Is it possible that trans women and radical feminists could be allies, working together for common goals? Could there be a Big Tent, the largest possible group of people with common interests identifying as part of that group, choosing its name for themselves and working in its interests? The name is “Gender diverse”, the ten percent or more of the population far enough from the Patriarchal ideal of what a man or woman should be to be most uncomfortable about it. We could see the damage done by the pressures of Patriarchy, and not be too critical about the ways others cope.
The name is not “gender-critical”, because that is a far larger group, including even the most “manly” man who recognises that gender ideals do not fit people, and works against their injurious effects, because accepting diversity liberates everyone.
Nor is the name “gender non-conforming”, for that is a choice about how we cope with the problem. Twenty years ago I remarked to Steve how like a straight man he seemed, even appearing to be mimicking a straight relationship. Steve told me he had had to learn to pass as straight because of his career, but after midnight in a 24 hour supermarket he noticed most of the people there were gay men, “And I camped it up with the rest of them”. One of the objections to trans people is that we are gender ultra-conforming, though social conservatives do not agree. I don’t behave in an ultra-feminine way because I imagine that is how a woman should be, but because that is the closest I can get to authenticity. I am not conforming to my upbringing.
Gender diverse includes people happy in themselves, and people deeply unhappy, depending on how aware they are of the risks of non-conformity, how much they falsely value the false ideal, or how much in denial they are. We might disagree about complete solutions, or the way forward now, but could agree on the basic problem, that patriarchy imposes an ideal manliness or femininity which does not fit more than a tiny proportion of the population. We could recognise that while in your face non-conformity and gender transition are incompatible ways of combating the problem, they are both brave ways of subverting the patriarchal ideals. People suffer for them. We have a lot in common, however much soft men and viragos appear different. The word “virago” was imposed by men to control women called unnatural, but has been claimed by Virago Press.
Those who choose other ways of coping with gender diversity are not our enemies. They make choices we would not make but like us make those choices under oppression. We all do the best we can. Some will just live their lives and undertake no political activity. Some have repellent views- some trans women support the US Republican party- but it is the views that are repellent, not the transition. Each will campaign most for people who choose their particular solution, being most interested in the rights of people most like them. I am trans, so I am a trans activist. But we can recognise commonalities in others’ suffering, and recognise their bravery in combating it, even if their solutions are completely different from ours.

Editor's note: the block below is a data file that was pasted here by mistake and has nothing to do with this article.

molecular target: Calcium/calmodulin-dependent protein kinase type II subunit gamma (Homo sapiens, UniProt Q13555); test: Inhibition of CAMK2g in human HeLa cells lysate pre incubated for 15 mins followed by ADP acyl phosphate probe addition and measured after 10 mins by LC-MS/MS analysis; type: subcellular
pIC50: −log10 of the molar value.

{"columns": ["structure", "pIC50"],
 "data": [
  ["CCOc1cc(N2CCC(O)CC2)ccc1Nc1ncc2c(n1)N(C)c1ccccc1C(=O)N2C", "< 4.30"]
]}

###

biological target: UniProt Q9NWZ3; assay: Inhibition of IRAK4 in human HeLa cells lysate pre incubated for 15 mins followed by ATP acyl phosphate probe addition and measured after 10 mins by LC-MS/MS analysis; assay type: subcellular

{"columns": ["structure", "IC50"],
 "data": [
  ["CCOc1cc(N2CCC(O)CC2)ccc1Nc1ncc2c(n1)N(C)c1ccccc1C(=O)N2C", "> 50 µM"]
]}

We need to talk about transphobia. It exists, even if not everything a trans activist might call transphobic is. Just as some people are irrationally averse to spiders, some are to trans folk. I had a good working relationship with a colleague, but when I transitioned at work she found it difficult. Knowing that the employer’s diversity policy, and English law, were on my side she explained it to me. She was revolted by me. I was sorry. I missed our useful co-operation. We kept apart as much as possible, and could talk when necessary.
Most people are self-righteous about transphobia. When a man I had never met passed me in the street, hissing “Fucking nonce”, I wondered at how he hated me, to call me a sex offender. A woman wrote online, “maybe I, a Socialist, will vote for Cruz because he will appoint conservative judges who won’t give in to the bathroom bullshit”. Is not bodily autonomy and the right to birth control more important? Feminists should be allies to those described by others as “trans-excluding”, but might notice when someone may not have a sense of proportion about it. And many women support trans women: a friend told me she would be outraged if a trans woman were excluded from the rape crisis centre where she worked.
Some object to “trans ideology”. It takes bravery to transition. Because we are terrified and self-hating, many trans women attempt to be hyper-manly. The idea that we are “really” women enables us to cease that hypocrisy. Years after transitioning, Jan Morris admitted on the radio that she was not a woman. Before transition we reinforce patriarchy. After, we subvert it.
Some of us are revolting. A prisoner gaming the system claimed to be trans in order to be searched only by female officers, then be sexually abusive. If the battle lines were less fraught between some feminists and trans women, then trans women could curb the excesses of our kind. Some of us try already.
A woman putting the case for excluding trans women from women’s bathrooms told me, “I don’t want a woman who objects to be automatically the one in the wrong”. If we work together can we make better solutions?
Now, social conservatives work to exclude trans folk from the toilets of our claimed gender. They pretend concern for women, which might sound less hollow if they were working to reduce domestic violence. They are not your friends, but I hope we trans people can be.